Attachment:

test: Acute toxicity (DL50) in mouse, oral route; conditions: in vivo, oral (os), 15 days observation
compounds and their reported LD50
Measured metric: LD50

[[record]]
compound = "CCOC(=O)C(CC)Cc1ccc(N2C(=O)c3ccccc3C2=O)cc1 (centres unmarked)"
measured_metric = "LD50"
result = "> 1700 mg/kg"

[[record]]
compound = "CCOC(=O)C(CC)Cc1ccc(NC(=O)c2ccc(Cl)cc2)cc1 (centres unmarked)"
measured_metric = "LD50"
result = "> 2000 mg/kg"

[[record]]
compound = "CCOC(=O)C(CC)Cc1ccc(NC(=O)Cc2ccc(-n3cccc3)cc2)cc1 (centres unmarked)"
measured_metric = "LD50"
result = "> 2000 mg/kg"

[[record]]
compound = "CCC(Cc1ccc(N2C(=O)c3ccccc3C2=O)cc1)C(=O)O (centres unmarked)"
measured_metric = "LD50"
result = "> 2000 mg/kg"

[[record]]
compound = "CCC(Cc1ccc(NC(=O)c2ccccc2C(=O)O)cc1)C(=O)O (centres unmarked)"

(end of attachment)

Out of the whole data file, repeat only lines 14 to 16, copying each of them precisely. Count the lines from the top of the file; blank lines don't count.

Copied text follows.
measured_metric = "LD50"
result = "> 2000 mg/kg"

[[record]]